• The Villages Mag

Festive family guidance

Christmas can be a delightful time for many, but also a difficult time for some.

Contrary to popular belief there is no New Year rush of spouses wanting a divorce (unlike the New Year rush of divorce lawyers seeking headlines). However for the few unfortunate enough to be contemplating separation and divorce over the holiday period there are some recent developments that may be of interest.

Plans to remove the need to apportion blame in divorce are progressing. The government has launched a consultation on changing the law, which closes on 10th December. For now, though, the law remains that to get a divorce without having to wait two years one spouse has to allege adultery or unreasonable behaviour. It is always best to agree between you what allegations will be made, although often that is not possible.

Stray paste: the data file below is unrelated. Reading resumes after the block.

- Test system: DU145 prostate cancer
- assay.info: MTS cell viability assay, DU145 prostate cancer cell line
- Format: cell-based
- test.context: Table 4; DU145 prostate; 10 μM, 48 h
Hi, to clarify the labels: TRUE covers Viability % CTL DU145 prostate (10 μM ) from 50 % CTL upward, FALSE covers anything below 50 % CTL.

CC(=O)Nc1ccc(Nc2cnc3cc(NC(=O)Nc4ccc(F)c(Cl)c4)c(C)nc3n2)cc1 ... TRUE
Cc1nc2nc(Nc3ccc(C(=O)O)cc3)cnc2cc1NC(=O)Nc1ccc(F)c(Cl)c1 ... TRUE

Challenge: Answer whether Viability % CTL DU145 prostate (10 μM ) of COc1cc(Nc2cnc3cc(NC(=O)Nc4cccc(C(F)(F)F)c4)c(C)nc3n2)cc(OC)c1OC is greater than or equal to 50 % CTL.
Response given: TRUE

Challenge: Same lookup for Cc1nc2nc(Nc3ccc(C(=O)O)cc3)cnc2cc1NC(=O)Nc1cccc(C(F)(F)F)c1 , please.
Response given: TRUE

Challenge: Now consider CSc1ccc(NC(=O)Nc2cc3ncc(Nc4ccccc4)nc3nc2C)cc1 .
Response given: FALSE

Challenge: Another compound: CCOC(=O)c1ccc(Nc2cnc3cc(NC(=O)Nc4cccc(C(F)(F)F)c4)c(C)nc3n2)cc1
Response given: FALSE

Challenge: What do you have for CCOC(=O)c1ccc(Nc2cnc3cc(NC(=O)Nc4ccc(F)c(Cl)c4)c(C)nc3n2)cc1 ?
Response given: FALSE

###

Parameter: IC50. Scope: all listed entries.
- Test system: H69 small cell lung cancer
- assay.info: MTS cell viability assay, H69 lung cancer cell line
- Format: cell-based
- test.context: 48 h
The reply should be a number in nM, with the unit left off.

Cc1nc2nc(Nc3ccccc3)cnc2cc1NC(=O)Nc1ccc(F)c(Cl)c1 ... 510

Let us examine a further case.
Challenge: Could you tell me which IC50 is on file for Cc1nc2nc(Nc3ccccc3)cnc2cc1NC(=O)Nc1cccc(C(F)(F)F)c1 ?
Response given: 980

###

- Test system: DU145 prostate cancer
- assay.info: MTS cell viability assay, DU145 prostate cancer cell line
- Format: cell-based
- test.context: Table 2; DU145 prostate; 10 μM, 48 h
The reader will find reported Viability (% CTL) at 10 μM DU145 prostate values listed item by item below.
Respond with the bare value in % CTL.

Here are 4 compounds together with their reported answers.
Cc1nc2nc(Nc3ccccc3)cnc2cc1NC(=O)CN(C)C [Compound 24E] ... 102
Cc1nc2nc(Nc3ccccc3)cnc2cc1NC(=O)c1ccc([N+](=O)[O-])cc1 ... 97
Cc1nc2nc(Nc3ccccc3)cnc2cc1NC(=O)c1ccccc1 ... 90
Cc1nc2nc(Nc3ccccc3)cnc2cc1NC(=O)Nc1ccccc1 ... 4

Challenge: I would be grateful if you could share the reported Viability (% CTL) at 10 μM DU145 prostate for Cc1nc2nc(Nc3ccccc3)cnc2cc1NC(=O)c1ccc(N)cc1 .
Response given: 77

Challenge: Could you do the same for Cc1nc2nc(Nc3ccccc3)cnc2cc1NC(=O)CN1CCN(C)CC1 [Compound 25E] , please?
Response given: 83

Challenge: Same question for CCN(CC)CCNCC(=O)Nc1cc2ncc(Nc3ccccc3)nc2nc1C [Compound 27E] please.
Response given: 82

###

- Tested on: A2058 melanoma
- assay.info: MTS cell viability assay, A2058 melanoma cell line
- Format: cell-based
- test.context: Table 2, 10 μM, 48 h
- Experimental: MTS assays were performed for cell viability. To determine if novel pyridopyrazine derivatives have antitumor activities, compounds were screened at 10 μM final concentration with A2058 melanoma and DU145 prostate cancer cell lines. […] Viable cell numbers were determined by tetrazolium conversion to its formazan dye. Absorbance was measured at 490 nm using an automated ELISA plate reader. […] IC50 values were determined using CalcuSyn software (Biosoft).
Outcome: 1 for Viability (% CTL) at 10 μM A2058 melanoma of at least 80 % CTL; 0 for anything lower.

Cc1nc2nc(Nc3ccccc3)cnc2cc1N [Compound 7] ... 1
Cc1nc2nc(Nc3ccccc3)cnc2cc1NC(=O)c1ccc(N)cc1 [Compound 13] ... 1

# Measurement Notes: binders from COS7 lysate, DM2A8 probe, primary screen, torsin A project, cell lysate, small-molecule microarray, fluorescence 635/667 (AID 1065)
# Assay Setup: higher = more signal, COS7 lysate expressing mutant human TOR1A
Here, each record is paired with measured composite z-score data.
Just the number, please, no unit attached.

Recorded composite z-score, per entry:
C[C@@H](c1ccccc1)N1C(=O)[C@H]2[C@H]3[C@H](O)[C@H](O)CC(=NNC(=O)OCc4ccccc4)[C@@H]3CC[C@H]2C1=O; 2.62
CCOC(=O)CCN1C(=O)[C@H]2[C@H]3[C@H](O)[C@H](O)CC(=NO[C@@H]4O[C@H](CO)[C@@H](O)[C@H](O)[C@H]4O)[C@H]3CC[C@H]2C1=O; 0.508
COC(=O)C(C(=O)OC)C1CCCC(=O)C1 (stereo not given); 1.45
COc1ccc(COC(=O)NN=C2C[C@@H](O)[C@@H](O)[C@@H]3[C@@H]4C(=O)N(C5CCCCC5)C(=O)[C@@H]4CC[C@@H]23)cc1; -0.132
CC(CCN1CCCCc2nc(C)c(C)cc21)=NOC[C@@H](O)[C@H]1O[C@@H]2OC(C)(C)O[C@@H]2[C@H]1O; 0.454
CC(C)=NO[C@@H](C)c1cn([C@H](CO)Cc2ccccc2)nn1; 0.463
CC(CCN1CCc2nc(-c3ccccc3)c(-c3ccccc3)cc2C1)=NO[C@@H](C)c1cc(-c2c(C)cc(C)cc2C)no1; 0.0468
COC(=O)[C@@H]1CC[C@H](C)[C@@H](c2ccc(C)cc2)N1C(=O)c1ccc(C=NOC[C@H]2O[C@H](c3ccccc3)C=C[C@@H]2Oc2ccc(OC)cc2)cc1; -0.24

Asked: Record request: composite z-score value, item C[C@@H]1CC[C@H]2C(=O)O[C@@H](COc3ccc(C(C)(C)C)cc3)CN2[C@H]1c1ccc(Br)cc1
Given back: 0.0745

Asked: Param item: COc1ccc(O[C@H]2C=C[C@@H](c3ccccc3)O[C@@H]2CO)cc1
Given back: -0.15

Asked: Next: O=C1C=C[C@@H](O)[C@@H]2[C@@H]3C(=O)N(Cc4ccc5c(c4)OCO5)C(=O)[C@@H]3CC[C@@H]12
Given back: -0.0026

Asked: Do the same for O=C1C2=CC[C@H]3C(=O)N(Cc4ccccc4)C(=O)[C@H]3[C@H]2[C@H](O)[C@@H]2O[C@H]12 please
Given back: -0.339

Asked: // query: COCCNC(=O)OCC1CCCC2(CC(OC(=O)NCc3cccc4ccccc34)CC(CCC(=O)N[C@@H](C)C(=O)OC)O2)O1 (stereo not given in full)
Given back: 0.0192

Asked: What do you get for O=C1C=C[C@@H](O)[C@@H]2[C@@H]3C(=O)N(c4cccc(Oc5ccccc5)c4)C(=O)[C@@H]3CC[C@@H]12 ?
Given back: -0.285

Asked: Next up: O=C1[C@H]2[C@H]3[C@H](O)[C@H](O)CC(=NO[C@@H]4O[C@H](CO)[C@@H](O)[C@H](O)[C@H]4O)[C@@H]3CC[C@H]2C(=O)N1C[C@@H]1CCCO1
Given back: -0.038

A recent case in the Child Support Tribunal plugged a hole in the system when it found that a father who had transferred a 40% shareholding in his private company to his second wife could not thereby reduce child maintenance by paying 40% of the company dividends to the new wife.

For recently separated families it can be helpful to consider the challenges that may arise over the festive period so that things can run more smoothly. With this in mind we have prepared a festive guide:

• Agree who will be having the children well in advance. The important days are Christmas Eve and Christmas Day. Try and share these days by alternating each year. If ever there is a dispute, this is what the court tends to do.

• Do any special Christmas arrangements over the children take precedence over the normal weekly pattern of child arrangements? Make sure you both know where you stand on this and iron out any misunderstandings well in advance.

• If the children have a nativity play, what are the ticketing arrangements? Each parent should be in contact with the school and should be able to get their own tickets. If only two are available share them if you can. A child would normally prefer to see both parents in the audience.

• Speak to each other over presents. Who is going to get what? What is being said about Santa? Try and avoid spoiling the magic of Christmas.

At Evolve Family Law we hope everyone has a happy and restful Christmas.

Andrew Lee, Consultant Solicitor

Evolve Family Law

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